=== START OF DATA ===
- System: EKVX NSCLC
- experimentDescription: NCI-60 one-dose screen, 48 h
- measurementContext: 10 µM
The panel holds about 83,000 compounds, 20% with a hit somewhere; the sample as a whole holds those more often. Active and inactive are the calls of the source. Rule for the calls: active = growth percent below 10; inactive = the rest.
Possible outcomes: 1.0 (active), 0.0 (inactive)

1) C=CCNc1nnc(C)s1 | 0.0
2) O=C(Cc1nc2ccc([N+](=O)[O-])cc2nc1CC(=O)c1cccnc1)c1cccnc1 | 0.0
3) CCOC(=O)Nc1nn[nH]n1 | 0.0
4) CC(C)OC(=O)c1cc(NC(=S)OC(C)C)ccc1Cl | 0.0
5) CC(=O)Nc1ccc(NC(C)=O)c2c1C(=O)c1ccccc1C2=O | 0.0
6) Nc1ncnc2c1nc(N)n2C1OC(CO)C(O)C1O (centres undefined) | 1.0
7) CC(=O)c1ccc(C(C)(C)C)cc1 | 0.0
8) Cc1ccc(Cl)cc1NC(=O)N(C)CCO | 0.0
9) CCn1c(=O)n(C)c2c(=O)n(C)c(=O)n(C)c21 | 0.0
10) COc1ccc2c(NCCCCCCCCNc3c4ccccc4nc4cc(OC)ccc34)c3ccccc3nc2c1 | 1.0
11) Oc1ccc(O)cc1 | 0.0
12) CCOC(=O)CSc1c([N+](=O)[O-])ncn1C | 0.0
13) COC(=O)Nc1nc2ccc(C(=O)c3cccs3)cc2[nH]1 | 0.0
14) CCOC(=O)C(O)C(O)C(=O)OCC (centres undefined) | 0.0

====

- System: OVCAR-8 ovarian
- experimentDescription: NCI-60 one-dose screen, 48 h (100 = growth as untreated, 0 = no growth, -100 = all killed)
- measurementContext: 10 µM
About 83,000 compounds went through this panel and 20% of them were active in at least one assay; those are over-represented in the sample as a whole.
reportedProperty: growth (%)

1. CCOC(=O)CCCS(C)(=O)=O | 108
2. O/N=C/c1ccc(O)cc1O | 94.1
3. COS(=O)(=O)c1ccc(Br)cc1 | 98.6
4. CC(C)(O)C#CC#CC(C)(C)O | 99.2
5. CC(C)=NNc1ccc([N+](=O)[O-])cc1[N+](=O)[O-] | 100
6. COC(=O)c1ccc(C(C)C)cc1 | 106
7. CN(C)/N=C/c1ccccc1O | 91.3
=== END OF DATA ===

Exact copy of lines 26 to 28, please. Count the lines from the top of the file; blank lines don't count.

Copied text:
1. CCOC(=O)CCCS(C)(=O)=O | 108
2. O/N=C/c1ccc(O)cc1O | 94.1
3. COS(=O)(=O)c1ccc(Br)cc1 | 98.6